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What Shall We Say?: Evil, Suffering, and the Crisis of Faith [Paperback]

Thomas G Long

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Book Description

30 April 2014
Tsunamis, earthquakes, famines, wars, diseases these and other devastating forces lead Christians to ask painful questions. Is God all-powerful? Is God good? How can God allow so much innocent human suffering? These questions, taken together, have been called the theodicy problem, and in this book Thomas Long explores what preachers can and should say in response. Long reviews the origins and history of the theodicy problem and engages the work of major thinkers who have posed solutions to it. Cautioning pastors not to ignore urgent theodicy-related questions arising from their parishioners, he offers biblically-based approaches to preaching on theodicy, guided by Jesus parable of the wheat and the tares and the greatest theodicy text in Scripture the Book of Job.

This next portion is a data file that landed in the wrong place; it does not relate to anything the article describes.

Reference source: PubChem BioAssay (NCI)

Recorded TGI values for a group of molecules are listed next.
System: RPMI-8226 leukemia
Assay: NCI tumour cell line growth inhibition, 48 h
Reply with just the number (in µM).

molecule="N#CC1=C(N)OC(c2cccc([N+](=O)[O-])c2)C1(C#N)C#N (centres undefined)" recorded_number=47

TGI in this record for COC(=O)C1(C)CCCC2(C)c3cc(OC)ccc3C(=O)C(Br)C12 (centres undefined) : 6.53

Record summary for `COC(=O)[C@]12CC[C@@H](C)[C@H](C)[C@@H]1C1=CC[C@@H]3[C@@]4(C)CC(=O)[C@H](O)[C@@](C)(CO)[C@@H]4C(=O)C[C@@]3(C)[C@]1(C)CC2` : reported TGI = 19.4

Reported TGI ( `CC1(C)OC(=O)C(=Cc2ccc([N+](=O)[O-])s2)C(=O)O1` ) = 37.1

Product details

  • Paperback: 176 pages
  • Publisher: Wm. B. Eerdmans Publishing Company (30 April 2014)
  • Language: English
  • ISBN-10: 0802871399
  • ISBN-13: 978-0802871398
  • Product Dimensions: 23 x 15 x 1 cm
  • Amazon Bestsellers Rank: 270,903 in Books (See Top 100 in Books)

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Product Description

About the Author

Thomas G Long is Bandy Professor of Preaching and coordinator of the Initiative in Religious Practices and Practical Theology at Candler School of Theology, Emory University. His other books include The Witness of Preaching and Accompany Them with Singing The Christian Funeral.